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RetroSense's sight restoration therapy moves forward with Allergan acquisition


Six months after its first clinical trials on human patients, Ann Arbor biotechnology company RetroSense Therapeutics has been purchased by one of the largest pharmaceutical companies in the world.

Earlier this month, Allergan, Plc announced it had bought the startup for $60 million, plus payments to be made as RST-001, RetroSense's lead gene therapy program for sight restoration, meets regulatory and commercial milestones.

Launched in 2009, RetroSense is developing a novel gene therapy to restore vision in patients with retinal degenerative diseases. Using technology licensed from Wayne State University, the company plans to use genes extracted from blue-green algae to regenerate photoreceptors in the human retina.

In 2014, RetroSense received orphan status for Wayne State's technology, which protects RetroSense's rights to research as it works toward commercialization. Clinical trials were launched last spring and should wrap up next year.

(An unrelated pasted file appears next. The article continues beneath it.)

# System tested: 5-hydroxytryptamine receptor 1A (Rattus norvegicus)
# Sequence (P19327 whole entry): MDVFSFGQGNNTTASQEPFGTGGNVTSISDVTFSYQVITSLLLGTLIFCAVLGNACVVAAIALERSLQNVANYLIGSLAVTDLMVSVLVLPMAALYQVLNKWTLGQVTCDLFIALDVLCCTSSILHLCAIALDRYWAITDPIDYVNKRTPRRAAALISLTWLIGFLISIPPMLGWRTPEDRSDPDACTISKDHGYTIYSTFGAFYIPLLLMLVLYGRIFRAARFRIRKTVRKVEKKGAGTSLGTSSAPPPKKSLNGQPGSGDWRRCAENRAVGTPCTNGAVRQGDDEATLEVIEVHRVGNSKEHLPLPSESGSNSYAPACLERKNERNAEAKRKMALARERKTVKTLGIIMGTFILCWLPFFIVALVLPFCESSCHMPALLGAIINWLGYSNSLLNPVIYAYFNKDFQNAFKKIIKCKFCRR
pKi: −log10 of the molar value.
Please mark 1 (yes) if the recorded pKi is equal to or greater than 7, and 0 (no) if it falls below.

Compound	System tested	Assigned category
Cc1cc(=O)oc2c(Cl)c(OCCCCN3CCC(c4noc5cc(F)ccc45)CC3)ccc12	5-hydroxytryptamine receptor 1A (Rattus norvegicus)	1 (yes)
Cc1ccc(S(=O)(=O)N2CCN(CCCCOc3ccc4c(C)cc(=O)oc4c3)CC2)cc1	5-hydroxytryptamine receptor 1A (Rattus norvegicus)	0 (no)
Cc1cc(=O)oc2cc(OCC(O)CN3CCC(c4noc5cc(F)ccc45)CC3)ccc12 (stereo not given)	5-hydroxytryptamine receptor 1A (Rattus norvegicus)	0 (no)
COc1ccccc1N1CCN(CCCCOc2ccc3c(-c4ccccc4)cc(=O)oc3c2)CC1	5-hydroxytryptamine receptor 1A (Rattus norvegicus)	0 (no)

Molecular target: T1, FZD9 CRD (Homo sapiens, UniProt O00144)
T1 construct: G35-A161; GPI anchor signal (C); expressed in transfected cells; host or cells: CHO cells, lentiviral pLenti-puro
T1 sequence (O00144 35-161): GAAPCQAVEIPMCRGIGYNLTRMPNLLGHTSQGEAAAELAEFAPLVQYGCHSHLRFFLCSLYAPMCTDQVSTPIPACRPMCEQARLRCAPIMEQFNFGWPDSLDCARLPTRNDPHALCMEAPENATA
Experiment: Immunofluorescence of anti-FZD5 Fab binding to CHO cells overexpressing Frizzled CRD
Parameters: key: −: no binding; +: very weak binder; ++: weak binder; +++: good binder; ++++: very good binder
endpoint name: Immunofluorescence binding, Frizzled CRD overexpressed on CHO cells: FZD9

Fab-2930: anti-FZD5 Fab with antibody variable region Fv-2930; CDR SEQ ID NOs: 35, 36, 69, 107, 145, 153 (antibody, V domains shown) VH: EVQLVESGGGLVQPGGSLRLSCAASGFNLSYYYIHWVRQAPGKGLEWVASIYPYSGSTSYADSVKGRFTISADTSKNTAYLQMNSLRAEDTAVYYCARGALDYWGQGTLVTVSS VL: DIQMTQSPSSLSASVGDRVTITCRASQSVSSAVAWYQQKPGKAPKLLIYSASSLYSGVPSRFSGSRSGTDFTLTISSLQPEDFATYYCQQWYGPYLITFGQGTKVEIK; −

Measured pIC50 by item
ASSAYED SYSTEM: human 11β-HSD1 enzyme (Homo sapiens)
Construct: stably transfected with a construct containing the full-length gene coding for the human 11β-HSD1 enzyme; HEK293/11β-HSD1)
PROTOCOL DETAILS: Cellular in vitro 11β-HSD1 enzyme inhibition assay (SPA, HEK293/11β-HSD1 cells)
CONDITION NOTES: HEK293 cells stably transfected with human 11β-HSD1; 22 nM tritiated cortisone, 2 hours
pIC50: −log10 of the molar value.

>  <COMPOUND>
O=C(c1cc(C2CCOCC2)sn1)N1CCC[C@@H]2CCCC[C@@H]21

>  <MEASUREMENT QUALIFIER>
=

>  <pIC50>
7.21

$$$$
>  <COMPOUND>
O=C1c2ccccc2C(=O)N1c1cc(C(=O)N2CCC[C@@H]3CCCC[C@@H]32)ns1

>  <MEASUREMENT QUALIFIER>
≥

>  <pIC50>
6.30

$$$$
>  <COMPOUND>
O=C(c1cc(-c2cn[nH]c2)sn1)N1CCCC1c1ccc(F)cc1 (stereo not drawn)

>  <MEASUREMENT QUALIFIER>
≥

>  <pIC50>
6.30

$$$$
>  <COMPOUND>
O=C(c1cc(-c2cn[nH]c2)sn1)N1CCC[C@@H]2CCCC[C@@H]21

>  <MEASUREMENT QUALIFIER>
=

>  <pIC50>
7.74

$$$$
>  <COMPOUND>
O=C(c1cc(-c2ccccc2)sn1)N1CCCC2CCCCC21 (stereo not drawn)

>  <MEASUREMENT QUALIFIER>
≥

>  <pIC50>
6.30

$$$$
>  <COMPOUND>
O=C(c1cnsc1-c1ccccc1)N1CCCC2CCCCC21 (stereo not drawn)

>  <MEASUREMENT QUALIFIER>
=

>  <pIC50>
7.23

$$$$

RetroSense CEO and founder Sean Ainsworth says the Allergan buyout allows his four-person development team to focus on preparing their technology for the market while remaining in Ann Arbor.

"My role will be much more focused on clinical development than the myriad things a startup CEO is tasked with," he says. "Allergan brings the resources to bear, which will ensure opportunity to develop our programs optimally, and I am excited to continue leading those efforts under the Allergan umbrella."

Ainsworth and his team shopped the business to "all of the major players in ophthalmology" before coming to terms with Dublin-based Allergan.

"Allergan is the world leader in the space and was a great fit for us," he says.

Ainsworth credits RetroSense's success to its team of officers, advisers, and board members, as well as support from nonprofit business incubator Ann Arbor SPARK.

"We had some of the foremost experts within RetroSense, which enabled us to secure the capital needed to develop our programs," he says.

That capital included $250,000 from the Michigan Pre-Seed Fund, which SPARK helped connect the young company with early on.
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